Elcomsoft, however, said that its related tool for cracking iPhone 4 encryption, released Monday, will only be made available to law enforcement agencies, intelligence agencies, and professional forensic investigators.
Why the one-year lag between the first release of iOS 4, and tools able to retrieve data from such devices? According to a blog post from Elcomsoft CEO Vladimir Katalov, his company "found a way to decrypt bit-to-bit images of iOS 4 devices. Decrypted images are perfectly usable, and can be analyzed with forensic tools such as Guidance EnCase or AccessData FTK--or any other tool which supports raw drive images and HFS+ file system."
Before iOS 4, he said, it was relatively easy to recover data from Apple iPhone, iPod Touch, and iPad devices by taking a bit-level snapshot of the devices' file system--akin to making a disk image or converting a DVD into an ISO file. But with iOS 4, Apple introduced hardware-based encryption, meaning that even though the file system can still be recovered, it's useless without knowing the encryption key.
To successfully extract data off of a device, an investigator must also have physical access to it until the data is decrypted. "Decryption is not possible without having access to the actual device because we need to obtain the encryption keys that are stored in (or computed by) the device and are not dumped or stored during typical physical acquisition," said Katalov.
The information that can be recovered from an iOS 4 device is limited, however, unless a forensic investigator (or attacker) recovers the passcode for the device. Accordingly, one of the best ways to protect an iOS 4 device is to disable its "simple password" setting and to use a long, complex password that can't be guessed via dictionary attacks, since this makes it extremely difficult or even impossible to brute-force the password.
Interestingly, Elcomsoft's announcement parallels the release of new research that details iOS 4 data security protections. Security researchers Jean-Baptiste Bedrune and Jean Sigwald, who work at IT services company Sogeti, last week presented a paper at the Hack In The Box conference in Amsterdam that details security changes to iOS 4, as well as how to crack them.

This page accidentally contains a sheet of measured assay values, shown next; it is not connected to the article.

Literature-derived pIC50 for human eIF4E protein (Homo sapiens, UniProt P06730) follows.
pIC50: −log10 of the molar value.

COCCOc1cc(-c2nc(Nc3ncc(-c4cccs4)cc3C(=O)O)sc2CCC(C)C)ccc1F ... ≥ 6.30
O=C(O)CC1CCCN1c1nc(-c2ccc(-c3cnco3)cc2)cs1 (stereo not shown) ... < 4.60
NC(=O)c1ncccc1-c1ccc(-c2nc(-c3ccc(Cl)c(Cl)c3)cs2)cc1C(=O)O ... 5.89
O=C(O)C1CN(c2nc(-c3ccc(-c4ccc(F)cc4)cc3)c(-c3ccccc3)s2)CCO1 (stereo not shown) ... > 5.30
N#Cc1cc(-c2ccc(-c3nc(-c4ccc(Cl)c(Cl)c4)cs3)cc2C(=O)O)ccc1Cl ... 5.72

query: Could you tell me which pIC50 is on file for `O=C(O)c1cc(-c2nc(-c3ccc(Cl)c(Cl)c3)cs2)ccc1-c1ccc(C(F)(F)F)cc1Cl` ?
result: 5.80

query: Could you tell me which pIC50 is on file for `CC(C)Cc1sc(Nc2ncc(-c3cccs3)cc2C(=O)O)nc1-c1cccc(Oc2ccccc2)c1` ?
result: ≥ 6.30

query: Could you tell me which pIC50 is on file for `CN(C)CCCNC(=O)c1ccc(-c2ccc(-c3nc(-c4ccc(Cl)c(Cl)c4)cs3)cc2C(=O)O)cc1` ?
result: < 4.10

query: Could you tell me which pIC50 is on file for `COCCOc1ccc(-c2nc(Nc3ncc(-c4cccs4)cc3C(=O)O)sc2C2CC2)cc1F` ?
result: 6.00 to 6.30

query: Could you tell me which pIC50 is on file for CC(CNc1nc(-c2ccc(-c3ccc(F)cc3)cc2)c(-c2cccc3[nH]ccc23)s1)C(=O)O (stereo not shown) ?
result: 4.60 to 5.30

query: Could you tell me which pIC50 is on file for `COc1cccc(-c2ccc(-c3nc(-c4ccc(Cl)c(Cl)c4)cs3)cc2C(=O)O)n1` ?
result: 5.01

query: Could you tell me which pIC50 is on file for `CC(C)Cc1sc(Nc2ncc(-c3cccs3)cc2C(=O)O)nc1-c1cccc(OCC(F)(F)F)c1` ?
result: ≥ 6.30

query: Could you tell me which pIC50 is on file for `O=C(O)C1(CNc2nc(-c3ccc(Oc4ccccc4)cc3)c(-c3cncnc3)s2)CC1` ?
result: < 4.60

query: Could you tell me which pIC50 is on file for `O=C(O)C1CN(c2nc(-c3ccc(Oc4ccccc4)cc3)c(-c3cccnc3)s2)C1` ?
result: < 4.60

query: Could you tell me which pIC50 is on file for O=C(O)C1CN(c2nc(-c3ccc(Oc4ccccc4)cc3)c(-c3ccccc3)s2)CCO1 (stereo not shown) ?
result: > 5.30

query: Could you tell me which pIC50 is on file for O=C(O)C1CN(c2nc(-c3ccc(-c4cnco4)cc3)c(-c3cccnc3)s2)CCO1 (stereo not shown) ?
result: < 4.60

They also released free tools to create a copy of the RAM disk for forensic purposes, decrypt iTunes backups (slowly, they said), and to brute-force simple passwords that contain four digits or fewer, in 20 minutes or less.
According to the researchers' presentation overview, "using the built-in iOS functions--that use the passcode--you can actually brute-force the passcode of the phone with a small application on the phone. If you boot the phone from a RAM disk you can do this without knowing the passcode. Using the brute-forced passcode, the Keychain can be read and decrypted."
Andrey Belenko, a security researcher at Elcomsoft, said his company's research occurred separately from the Sogeti researchers' investigations. "We did our research on our own," he said in a blog post. In addition, "our set of tools uses [a] somewhat different approach, which we believe allows for greater flexibility and compatibility."
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